Margaret Fuller, Critic: Writings from the New-York Tribune, 1844-1846

By Judith Mattson Bean; Joel Myerson | Go to book overview

[Review of Thomas L. McKenney,
Memoirs, Official and Personal

Yesterday, the 4th of July, we passed in looking through this interesting work. The feelings and reflections it induced were in harmony with the aspect of the day, a day of gloom, of searching chill and dripping skies. We were very sorry for all the poor laborers and children whom the weather deprived of pleasure on the pleasantest occasion of their year—most of all for those poor children of the Farm Schools on this, perhaps, the first holiday of their dull, narrow little lives. But the mourning aspect of the day seemed to us most appropriate. The boys and boyish young men were letting off their crackers and revelling in smoke and hubbub all day long; a din not more musical, of empty panegyric and gratulation, was going on within the halls of oratory; the military were parading our profaned banners. But the sweet heavens, conscious of the list of wrongs by which this nation, in its now three score years and ten of independent existence, has abused the boon, veiled themselves in crape and wept.

The nation may wrap itself in callousness and stop its ears to every cry except that of profit or loss; it may build its temples of wood and stone, and hope, by formal service of the lips, to make up for that paid to Mammon in the spirit,1 but God is not mocked; it is all recorded, all known. The want of honor and even honorable sentiment shown by this people in the day of repudiation; the sin of Slavery and the conduct of the slaveholder, who, at first pretending that he wished, if possible, to put an end to this curse of unlawful bondage, has now unveiled his falsehood by the contrivance and consummation of a plan to perpetuate it, if possible, through all ages; the intolerance and bigotry which disgrace a country whose fundamental idea affords them no excuse, shown in a thousand ways and on every side, but, of late, in a most flagrant form, through the murder of the Mormon leader, the expulsion of his followers, and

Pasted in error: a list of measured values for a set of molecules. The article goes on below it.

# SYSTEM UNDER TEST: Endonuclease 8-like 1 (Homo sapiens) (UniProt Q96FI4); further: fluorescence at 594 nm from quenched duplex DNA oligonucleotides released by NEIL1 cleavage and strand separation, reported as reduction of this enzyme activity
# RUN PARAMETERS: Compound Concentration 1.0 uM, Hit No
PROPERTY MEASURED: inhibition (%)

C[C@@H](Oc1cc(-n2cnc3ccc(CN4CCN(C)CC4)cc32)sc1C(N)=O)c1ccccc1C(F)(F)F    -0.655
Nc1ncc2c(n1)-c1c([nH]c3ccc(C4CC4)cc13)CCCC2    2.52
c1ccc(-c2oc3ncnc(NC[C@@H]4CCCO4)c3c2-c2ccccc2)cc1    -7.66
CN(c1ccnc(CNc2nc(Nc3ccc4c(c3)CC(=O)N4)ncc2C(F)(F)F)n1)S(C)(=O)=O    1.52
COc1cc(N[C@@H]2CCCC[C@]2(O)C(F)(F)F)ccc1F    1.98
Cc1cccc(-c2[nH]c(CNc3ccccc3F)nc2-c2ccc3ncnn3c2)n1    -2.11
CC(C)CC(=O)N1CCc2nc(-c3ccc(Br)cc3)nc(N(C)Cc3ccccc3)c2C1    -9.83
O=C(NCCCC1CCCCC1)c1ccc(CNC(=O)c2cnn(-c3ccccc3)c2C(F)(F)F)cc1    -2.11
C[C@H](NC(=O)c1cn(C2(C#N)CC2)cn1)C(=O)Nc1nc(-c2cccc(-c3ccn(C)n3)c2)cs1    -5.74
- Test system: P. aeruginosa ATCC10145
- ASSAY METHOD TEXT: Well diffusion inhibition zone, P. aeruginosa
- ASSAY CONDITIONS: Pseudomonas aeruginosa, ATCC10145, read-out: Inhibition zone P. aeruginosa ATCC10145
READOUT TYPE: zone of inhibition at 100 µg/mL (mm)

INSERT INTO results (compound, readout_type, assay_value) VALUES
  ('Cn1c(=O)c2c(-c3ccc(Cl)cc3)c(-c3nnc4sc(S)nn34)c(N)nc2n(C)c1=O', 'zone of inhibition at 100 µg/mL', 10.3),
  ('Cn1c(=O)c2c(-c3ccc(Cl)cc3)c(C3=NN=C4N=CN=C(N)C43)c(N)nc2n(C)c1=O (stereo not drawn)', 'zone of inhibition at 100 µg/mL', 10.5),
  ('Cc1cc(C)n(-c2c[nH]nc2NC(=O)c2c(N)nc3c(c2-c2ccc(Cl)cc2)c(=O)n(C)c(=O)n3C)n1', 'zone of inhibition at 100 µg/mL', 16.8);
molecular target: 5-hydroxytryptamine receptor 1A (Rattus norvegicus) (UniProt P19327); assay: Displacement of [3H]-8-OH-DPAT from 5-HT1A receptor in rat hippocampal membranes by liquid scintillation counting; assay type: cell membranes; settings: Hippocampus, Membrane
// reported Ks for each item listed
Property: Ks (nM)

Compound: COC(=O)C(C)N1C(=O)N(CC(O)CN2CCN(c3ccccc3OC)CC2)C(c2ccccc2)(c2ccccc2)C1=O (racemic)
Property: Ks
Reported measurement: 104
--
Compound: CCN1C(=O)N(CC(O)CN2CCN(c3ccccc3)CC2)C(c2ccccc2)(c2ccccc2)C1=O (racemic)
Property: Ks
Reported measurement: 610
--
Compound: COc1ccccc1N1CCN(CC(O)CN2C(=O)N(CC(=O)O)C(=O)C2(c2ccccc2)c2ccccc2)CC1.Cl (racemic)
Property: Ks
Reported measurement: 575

____________________
1
Mammon, word used in the New Testament as a personification of riches that has come to mean avarice.

-464-

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